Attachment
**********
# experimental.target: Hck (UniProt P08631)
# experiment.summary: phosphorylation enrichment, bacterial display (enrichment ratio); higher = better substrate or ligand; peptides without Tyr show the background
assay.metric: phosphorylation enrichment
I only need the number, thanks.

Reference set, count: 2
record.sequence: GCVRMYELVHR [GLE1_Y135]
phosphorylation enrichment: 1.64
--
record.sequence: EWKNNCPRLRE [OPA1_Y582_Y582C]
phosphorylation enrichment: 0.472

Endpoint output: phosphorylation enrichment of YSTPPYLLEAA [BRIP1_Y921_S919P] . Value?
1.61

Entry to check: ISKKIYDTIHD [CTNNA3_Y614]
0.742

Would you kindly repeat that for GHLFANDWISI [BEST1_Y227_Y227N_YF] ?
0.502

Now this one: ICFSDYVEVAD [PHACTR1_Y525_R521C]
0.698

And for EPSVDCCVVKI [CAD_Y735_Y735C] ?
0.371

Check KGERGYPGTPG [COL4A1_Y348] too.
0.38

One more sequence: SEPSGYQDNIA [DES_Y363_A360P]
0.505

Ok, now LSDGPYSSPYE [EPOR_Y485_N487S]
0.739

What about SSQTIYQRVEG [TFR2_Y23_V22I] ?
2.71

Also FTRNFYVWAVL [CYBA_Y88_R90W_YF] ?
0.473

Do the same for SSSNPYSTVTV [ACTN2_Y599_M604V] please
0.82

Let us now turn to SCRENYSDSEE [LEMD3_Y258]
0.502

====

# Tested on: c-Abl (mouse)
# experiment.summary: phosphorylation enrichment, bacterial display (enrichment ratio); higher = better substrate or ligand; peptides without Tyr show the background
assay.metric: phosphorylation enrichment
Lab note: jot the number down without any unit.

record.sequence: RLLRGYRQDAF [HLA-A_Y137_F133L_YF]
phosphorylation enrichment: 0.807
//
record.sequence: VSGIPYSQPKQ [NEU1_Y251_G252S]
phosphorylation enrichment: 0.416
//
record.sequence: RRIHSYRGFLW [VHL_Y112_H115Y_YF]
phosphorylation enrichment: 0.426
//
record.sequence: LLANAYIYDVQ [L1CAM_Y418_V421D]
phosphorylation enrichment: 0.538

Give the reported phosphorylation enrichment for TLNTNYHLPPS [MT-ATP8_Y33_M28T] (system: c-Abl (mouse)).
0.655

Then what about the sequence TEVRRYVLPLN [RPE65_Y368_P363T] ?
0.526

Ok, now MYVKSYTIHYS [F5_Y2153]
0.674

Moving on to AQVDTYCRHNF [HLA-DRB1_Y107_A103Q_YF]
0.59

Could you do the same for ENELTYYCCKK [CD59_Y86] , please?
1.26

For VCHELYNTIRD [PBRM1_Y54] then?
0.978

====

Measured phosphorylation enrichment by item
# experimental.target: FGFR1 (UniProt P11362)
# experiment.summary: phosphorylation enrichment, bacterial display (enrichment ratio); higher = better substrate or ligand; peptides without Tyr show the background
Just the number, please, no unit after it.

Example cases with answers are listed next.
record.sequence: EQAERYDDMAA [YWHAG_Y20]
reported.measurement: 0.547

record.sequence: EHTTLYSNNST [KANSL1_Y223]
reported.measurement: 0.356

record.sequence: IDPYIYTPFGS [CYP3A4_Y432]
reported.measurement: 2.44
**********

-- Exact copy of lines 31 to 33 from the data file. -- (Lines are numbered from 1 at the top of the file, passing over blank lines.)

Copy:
Do the same for SSSNPYSTVTV [ACTN2_Y599_M604V] please
0.82

Let us now turn to SCRENYSDSEE [LEMD3_Y258]